Then there are matters of the home. Ah home, that soft-furnished prison I know so well. According to the Office for National Statistics, in 2016 women in Britain did almost 60% more of the unpaid work, on average, than men. That’s housework, care work, the drudgery of cooking, hoovering, food shopping, washing, bathing, tidying and generally looking after your home and the people in it. This may seem like a heinous injustice - it is an injustice - but as the person now at home for 20 hours a day I understand it. My partner leaves for work at 6am and is often not home until 7pm. I don’t want to spend thirteen hours at home alone with a baby, surrounded by filth and mess, hungry and uncomfortable, waiting for him to come home and sort it out. So I do it. I cook and clean and tidy up; I dress the baby, clean the floor he’s playing on, wash our clothes, make the bed, hang up the towels, clean the bath so the baby isn’t floating in pubes later on, wipe down the kitchen, buy things for dinner, put anything remotely dangerous or electric away and out of reach, hoover, wash up etc etc etc. Housework isn’t a full time job, but keeping a house safe and pleasant with a baby around is certainly time consuming.

Finally, there is the social aspect. As a mother, I often feel that I have all the social capital of an earthworm. I don’t drink, barely follow current affairs, often spend up to eight hours with just a non-verbal infant for conversation and - because I am still waking up every three hours to feed the baby all night - want to be in bed by 9pm. I also - and this somehow came up on me unexpectedly - have a baby with me all the time. All the time. And, that baby wriggles, cries, shouts, needs to move about, gets bored, gets hungry, gets hot, gets cold, meaning that at any moment, at least 60% of my attention is taken up with him. So, while I can meet friends for tea, food, a walk or to sit on someone else’s sofa for a change, I will often be distracted, unable to remember what they’ve just said, forget words, lose my train of thought, suddenly break off or miss whole chunks of conversation entirely. And so, I fear, the invites will dry up, leaving me alone, at home, bored out of my mind, feeling overlooked by culture, society, friends and the ‘real’ world.

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If all this sounds awful; it isn’t. Truly it isn’t. Babies do sleep; making time for reading, writing, running, swimming, talking, thinking and breathing possible. It may prickle my skin like a rash occasionally that here I am, living the life of a skint housewife but, in truth, I love having a baby. It has given me a true and vital purpose like I’ve never known. I am needed, loved and busy in a way I’ve never been before. I am, quite literally, looking after the future.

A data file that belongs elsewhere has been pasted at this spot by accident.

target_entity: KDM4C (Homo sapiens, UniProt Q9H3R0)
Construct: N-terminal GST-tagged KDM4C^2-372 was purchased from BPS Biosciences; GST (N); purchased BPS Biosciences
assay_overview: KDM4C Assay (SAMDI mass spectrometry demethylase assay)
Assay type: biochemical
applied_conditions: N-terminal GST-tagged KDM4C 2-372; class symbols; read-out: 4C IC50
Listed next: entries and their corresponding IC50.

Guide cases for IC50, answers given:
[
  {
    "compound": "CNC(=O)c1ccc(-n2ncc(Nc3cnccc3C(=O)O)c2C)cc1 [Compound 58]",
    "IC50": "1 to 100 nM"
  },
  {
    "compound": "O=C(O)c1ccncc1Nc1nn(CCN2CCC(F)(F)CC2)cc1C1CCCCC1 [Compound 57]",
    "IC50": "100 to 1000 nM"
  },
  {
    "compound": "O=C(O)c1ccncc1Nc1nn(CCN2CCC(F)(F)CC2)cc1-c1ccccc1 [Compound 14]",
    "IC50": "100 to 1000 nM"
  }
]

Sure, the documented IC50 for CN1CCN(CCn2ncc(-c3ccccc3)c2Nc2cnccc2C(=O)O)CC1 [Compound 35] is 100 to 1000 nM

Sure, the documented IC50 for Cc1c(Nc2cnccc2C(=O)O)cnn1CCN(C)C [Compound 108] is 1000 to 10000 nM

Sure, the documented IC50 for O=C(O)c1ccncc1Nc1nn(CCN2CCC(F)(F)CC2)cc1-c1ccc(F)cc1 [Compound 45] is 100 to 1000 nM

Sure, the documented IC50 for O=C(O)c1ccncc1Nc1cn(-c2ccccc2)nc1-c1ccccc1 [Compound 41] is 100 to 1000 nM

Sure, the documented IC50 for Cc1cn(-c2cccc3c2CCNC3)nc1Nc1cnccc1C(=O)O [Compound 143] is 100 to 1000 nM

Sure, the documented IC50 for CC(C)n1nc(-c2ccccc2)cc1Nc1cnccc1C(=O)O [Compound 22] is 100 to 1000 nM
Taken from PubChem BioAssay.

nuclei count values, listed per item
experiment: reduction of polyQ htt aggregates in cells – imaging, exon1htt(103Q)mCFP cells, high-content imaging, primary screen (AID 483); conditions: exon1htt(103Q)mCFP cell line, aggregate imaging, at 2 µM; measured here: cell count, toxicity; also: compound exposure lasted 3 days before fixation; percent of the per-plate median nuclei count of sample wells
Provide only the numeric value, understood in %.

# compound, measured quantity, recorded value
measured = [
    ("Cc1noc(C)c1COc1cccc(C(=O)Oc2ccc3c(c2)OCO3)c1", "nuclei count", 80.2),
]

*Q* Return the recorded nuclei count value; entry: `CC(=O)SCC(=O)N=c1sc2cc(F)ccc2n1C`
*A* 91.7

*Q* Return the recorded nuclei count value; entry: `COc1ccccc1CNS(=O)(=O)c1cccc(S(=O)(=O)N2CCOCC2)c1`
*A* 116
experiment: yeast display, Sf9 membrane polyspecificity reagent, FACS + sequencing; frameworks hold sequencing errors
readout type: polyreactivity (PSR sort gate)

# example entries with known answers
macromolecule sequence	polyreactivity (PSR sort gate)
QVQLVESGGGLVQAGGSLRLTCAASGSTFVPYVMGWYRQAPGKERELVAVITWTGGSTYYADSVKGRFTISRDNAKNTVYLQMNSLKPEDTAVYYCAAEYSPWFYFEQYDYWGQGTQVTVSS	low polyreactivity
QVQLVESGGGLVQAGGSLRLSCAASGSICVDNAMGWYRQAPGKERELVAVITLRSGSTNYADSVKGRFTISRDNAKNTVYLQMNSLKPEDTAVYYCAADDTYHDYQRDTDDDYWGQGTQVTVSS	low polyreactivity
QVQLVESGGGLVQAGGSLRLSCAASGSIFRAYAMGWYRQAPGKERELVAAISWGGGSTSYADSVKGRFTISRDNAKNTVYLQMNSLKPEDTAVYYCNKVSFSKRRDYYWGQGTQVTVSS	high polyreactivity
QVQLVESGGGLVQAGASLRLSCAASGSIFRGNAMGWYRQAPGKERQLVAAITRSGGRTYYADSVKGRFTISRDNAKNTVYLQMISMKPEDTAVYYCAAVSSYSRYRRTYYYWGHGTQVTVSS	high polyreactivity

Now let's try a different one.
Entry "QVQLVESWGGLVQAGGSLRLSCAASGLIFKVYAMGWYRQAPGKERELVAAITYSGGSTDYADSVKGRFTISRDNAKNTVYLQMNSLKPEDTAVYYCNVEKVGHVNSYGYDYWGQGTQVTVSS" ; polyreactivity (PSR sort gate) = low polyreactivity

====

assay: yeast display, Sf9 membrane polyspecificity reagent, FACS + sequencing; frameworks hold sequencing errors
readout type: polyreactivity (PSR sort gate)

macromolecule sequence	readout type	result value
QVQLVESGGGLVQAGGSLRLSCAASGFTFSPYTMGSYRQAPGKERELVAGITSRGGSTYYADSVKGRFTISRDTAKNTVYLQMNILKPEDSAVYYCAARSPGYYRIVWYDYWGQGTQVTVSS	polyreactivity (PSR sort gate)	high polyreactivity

I also know all this is temporary. I am already four months in; one day, a day so soon it makes my throat burn raw and my heart run fast, I won’t be needed like this anymore. My child will be walking, talking, going to school, making friends and wanting his own life. I will be a mother, still, but will also be a woman. My body won’t feel special, I won’t be needed 24 hours a day, I will be expected to work and earn money and travel and keep up, keep up, keep up. So, while I may have fallen through a rabbit hole of nursery rhymes, breastmilk, washing machines and nappies, while I may be standing at the window looking out at the world, I know this time is precious. So I am going to enjoy it, while it lasts.

Oh, and raise my son to fight for equality, freedom, universal child care, maternity pay, equal pay for equal work, to do his own washing, cook, clean and know how to look after a baby, of course. It’s the least he can do.

Follow Nell on Twitter @NellFrizell

This article originally appeared on The Debrief.